Scientists as Consultants in Hollywood: Book Discussion and Screening of Carl Sagan's Contact
Readers in the Washington, DC area may be interested in this free event coming up at American University on Thurs. Oct. 27 and sponsored by the School of Communication. A video of the discussion will also be available in the weeks following the event.
SCIENCE AND SOCIETY FILM AND LECTURE SERIES
Scientists as Consultants in Hollywood:
Book Discussion with David Kirby and Screening of Carl Sagan's Contact
Join SOC Professor Matthew Nisbet and University of Manchester (UK) scholar David Kirby as they discuss the role of scientists as Hollywood consultants on blockbuster movies ranging from Jurassic Park to a Beautiful Mind. Kirby, author of the new book Lab Coats in Hollywood: Science, Scientists and Cinema, will show clips and explain how consulting scientists on films not only shape cultural understanding but also the direction of scientific research.
Following the hour-long discussion with Kirby there will be a screening of Carl Sagan’s Contact starring Jodie Foster and Matthew McConaughey. Kirby will also be signing copies of his book.
What can 3D printing do for medicine? The "sky is the limit," says Northwell Health researcher Dr. Todd Goldstein.
- Medical professionals are currently using 3D printers to create prosthetics and patient-specific organ models that doctors can use to prepare for surgery.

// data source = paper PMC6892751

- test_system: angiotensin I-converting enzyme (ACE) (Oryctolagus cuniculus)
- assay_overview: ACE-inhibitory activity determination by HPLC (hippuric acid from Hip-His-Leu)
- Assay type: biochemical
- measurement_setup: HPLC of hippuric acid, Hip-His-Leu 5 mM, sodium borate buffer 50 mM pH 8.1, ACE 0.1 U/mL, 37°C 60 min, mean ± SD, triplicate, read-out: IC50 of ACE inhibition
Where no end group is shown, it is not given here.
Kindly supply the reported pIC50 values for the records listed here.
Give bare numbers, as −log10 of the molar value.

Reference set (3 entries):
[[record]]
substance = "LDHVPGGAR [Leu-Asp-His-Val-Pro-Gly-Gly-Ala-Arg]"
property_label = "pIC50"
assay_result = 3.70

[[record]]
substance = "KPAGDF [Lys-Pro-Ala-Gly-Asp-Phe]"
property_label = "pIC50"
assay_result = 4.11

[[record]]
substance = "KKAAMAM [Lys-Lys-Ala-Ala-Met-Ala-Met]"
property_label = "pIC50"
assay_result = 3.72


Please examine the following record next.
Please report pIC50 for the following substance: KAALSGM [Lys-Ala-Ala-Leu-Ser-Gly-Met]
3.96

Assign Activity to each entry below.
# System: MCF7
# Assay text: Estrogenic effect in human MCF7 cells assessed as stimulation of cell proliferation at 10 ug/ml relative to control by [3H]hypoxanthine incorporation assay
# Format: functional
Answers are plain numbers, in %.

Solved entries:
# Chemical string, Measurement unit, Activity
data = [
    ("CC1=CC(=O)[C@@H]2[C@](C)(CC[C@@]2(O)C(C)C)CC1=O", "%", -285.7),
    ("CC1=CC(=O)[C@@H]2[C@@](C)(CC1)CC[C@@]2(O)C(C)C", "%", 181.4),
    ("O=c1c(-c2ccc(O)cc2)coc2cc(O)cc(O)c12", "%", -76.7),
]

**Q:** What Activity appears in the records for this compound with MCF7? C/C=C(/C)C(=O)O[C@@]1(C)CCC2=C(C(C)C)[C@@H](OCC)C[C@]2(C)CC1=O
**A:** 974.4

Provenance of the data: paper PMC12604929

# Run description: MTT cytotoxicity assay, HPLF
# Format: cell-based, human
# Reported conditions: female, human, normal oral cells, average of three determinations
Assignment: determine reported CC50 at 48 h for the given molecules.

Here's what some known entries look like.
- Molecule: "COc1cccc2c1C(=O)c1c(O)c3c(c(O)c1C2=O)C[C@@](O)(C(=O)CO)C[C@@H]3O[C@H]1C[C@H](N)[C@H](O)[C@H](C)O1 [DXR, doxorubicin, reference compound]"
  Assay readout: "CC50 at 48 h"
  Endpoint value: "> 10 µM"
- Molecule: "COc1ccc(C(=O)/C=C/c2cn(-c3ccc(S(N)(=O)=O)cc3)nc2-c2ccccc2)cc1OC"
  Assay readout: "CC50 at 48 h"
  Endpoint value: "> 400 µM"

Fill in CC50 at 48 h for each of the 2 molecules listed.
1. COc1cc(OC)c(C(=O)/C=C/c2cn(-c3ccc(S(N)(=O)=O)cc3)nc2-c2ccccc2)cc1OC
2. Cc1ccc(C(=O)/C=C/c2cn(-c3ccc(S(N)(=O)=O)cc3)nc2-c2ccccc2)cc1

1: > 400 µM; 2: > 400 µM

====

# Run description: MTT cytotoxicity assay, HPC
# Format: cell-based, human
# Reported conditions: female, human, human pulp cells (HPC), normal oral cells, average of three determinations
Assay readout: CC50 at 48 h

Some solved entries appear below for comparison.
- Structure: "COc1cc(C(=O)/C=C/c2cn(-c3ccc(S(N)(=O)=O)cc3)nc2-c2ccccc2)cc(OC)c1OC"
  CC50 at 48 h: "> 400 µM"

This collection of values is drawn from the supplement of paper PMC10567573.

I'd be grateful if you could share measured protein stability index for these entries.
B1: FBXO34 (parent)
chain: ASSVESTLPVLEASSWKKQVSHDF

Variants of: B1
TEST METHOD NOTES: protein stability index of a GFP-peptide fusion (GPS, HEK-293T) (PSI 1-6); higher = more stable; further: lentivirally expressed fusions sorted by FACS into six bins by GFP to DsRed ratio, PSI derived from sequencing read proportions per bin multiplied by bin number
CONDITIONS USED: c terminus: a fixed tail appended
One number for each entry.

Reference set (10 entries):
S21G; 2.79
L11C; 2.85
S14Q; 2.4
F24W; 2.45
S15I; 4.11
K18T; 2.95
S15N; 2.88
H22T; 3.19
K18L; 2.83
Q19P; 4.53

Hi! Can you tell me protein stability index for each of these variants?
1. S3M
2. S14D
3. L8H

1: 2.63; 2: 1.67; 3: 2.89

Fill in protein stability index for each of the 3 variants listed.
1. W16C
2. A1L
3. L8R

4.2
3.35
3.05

- Eventually, scientists hope to print patient-specific organs that can be transplanted safely into the human body.
- Northwell Health, New York State's largest health care provider, is pioneering 3D printing in medicine in three key ways.
Torn between absolutism on the left and the right, classical liberalism—with its core values of compassion and incremental progress whereby the once-radical becomes the mainstream—is in need of a good defense. And Adam Gopnik is its lawyer.
- Liberalism as "radical pragmatism"
- Intersectionality and civic discourse
- How "a thousand small sanities" tackled drunk driving, normalized gay marriage, and could control gun violence
As Game of Thrones ends, a revealing resolution to its perplexing geography.
- The fantasy world of Game of Thrones was inspired by real places and events.
- But the map of Westeros is a good example of the perplexing relation between fantasy and reality.
- Like Britain, it has a Wall in the North, but the map only really clicks into place if you add Ireland.
The lost practice of face-to-face communication has made the world a more extreme place.
- The world was saner when we spoke face-to-face, argues John Cameron Mitchell. Not looking someone in the eye when you talk to them raises the potential for miscommunication and conflict.
- Social media has been an incredible force for activism and human rights, but it's also negatively affected our relationship with the media. We are now bombarded 24/7 with news that either drives us to anger or apathy.
- Sitting behind a screen makes polarization worse, and polarization is fertile ground for conspiracy theories and fascism, which Cameron describes as irrationally blaming someone else for your problems.
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